Geoff Chappell - Software Analyst
The TYPE_OF_MEMORY enumeration (formally _TYPE_OF_MEMORY) distinguishes different blocks of physical memory that the kernel learns about from the loader and then puts to use, including to break them into smaller blocks or to disregard them. Each memory block is described by a MEMORY_ALLOCATION_DESCRIPTOR. The TYPE_OF_MEMORY is thought to have no lasting meaning except as this descriptor’s member that’s named MemoryType.
The TYPE_OF_MEMORY is ancient, being already well established for Windows NT 3.1.
Microsoft is not known ever to have documented the TYPE_OF_MEMORY. For many years, it was known from Microsoft only through type information in public symbol files for the kernel. Even this started only as recently as Windows Vista. After roughly another decade, Microsoft published a C-language definition. This is in a header named ARC.H which Microsoft distributed with the Windows Driver Kit (WDK) for Windows 10 in its original and Version 1511 editions. This disclosure was very likely a mistake. The header is in a subdirectory, named “minwin”, of a directory named “um” as if for user-mode programming even though many of the headers in the subdirectory define types that no user-mode software has any access to. Oversight or not, the header was gone from the WDK for Version 1607.
Where a memory block comes from and what use it has yet been put to has ever more possibilities in ever later versions. Microsoft’s names are known from public symbol files for the kernel, starting with Windows Vista. What’s known for earlier versions comes from inspecting the binaries for continuity with the later versions. Nearly two dozen types look to be ancient: the kernel in version 3.50 (only) has plain-text descriptions which all match the names that are known from later symbol files.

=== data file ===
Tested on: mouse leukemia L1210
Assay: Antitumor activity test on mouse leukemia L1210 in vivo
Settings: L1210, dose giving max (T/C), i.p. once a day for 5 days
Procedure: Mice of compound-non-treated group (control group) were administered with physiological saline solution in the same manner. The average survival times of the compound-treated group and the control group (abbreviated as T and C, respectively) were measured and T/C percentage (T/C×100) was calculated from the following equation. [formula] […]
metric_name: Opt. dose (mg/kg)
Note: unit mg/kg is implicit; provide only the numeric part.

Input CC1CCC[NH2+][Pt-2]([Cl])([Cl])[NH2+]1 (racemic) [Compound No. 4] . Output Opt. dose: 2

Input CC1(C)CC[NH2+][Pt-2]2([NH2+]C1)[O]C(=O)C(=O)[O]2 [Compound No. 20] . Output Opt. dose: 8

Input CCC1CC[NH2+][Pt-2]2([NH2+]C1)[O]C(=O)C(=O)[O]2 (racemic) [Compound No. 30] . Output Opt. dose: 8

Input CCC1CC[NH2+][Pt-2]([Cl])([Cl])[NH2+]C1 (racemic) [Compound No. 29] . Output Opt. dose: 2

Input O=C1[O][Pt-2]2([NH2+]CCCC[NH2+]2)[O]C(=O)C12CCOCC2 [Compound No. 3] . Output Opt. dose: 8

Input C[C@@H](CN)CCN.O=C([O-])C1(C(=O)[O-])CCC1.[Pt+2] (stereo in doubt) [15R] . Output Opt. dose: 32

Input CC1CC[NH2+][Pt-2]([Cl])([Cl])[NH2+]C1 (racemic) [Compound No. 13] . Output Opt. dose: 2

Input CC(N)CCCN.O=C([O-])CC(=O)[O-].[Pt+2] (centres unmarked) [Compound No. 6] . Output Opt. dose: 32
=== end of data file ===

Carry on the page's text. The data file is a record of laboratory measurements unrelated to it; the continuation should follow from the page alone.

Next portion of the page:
|0x00000017||LoaderBBTMemory||5.0 and higher|
|0x00000018||LoaderReserve||5.0 to 6.3|
|LoaderZero||10.0 and higher|
|0x00000019||LoaderXIPRom||5.1 and higher|
|0x0000001A||LoaderHALCachedMemory||5.1 and higher|
|0x0000001B||LoaderLargePageFiller||5.1 and higher|
|0x0000001C||LoaderErrorLogMemory||6.1 and higher|
|0x0000001D||LoaderVsmMemory||10.0 and higher|
|0x0000001E||LoaderFirmwareCode||10.0 and higher|
|0x0000001F||LoaderFirmwareData||10.0 and higher|
|0x00000020||LoaderFirmwareReserved||10.0 and higher|
|0x00000021||LoaderEnclaveMemory||1511 and higher|
|0x00000022||LoaderFirmwareKsr||1607 and higher|
|0x00000023||LoaderEnclaveKsr||1703 and higher|
|0x00000024||LoaderSkMemory||1809 and higher|
|0x00000025||LoaderSkFirmwareReserved||1903 and higher|
|0x00000026||LoaderIoSpaceMemoryZeroed||1903 and higher|
|0x00000027||LoaderIoSpaceMemoryFree||1903 and higher|
|0x00000028||LoaderIoSpaceMemoryKsr||1903 and higher|
0x0000001D (6.1 to 6.3);
0x00000024 (1703 to 1803);
While LoaderMaximum looks to be just a programming convenience that leaves no trace in the code, which version first defines it is not known.